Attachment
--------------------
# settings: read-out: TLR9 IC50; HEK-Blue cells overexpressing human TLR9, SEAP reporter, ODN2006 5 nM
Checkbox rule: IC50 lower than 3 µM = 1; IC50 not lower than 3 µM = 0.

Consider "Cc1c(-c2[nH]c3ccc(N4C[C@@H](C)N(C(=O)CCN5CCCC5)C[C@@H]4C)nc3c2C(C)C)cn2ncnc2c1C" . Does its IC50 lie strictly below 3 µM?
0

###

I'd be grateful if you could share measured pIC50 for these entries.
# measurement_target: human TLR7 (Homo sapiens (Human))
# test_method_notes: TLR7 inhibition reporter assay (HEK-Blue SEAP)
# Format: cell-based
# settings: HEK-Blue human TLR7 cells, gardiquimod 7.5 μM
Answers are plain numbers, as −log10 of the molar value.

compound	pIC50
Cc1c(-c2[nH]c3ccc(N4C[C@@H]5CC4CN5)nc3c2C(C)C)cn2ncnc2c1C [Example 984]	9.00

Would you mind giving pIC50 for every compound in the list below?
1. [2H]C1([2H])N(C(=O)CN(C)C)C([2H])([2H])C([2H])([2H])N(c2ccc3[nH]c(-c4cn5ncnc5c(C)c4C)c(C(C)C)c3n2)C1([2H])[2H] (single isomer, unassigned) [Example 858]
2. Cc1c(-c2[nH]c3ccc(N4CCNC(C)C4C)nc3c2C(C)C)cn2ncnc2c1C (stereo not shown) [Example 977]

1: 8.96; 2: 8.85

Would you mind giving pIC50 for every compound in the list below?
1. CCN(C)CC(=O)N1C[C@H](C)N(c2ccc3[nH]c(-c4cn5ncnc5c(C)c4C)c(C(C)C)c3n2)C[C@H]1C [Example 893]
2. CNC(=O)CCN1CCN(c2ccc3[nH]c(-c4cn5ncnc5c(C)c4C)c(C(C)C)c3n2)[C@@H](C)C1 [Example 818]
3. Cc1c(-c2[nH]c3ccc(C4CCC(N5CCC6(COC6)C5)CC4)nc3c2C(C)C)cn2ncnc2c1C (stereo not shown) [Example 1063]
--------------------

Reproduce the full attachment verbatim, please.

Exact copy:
# settings: read-out: TLR9 IC50; HEK-Blue cells overexpressing human TLR9, SEAP reporter, ODN2006 5 nM
Checkbox rule: IC50 lower than 3 µM = 1; IC50 not lower than 3 µM = 0.

Consider "Cc1c(-c2[nH]c3ccc(N4C[C@@H](C)N(C(=O)CCN5CCCC5)C[C@@H]4C)nc3c2C(C)C)cn2ncnc2c1C" . Does its IC50 lie strictly below 3 µM?
0

###

I'd be grateful if you could share measured pIC50 for these entries.
# measurement_target: human TLR7 (Homo sapiens (Human))
# test_method_notes: TLR7 inhibition reporter assay (HEK-Blue SEAP)
# Format: cell-based
# settings: HEK-Blue human TLR7 cells, gardiquimod 7.5 μM
Answers are plain numbers, as −log10 of the molar value.

compound	pIC50
Cc1c(-c2[nH]c3ccc(N4C[C@@H]5CC4CN5)nc3c2C(C)C)cn2ncnc2c1C [Example 984]	9.00

Would you mind giving pIC50 for every compound in the list below?
1. [2H]C1([2H])N(C(=O)CN(C)C)C([2H])([2H])C([2H])([2H])N(c2ccc3[nH]c(-c4cn5ncnc5c(C)c4C)c(C(C)C)c3n2)C1([2H])[2H] (single isomer, unassigned) [Example 858]
2. Cc1c(-c2[nH]c3ccc(N4CCNC(C)C4C)nc3c2C(C)C)cn2ncnc2c1C (stereo not shown) [Example 977]

1: 8.96; 2: 8.85

Would you mind giving pIC50 for every compound in the list below?
1. CCN(C)CC(=O)N1C[C@H](C)N(c2ccc3[nH]c(-c4cn5ncnc5c(C)c4C)c(C(C)C)c3n2)C[C@H]1C [Example 893]
2. CNC(=O)CCN1CCN(c2ccc3[nH]c(-c4cn5ncnc5c(C)c4C)c(C(C)C)c3n2)[C@@H](C)C1 [Example 818]
3. Cc1c(-c2[nH]c3ccc(C4CCC(N5CCC6(COC6)C5)CC4)nc3c2C(C)C)cn2ncnc2c1C (stereo not shown) [Example 1063]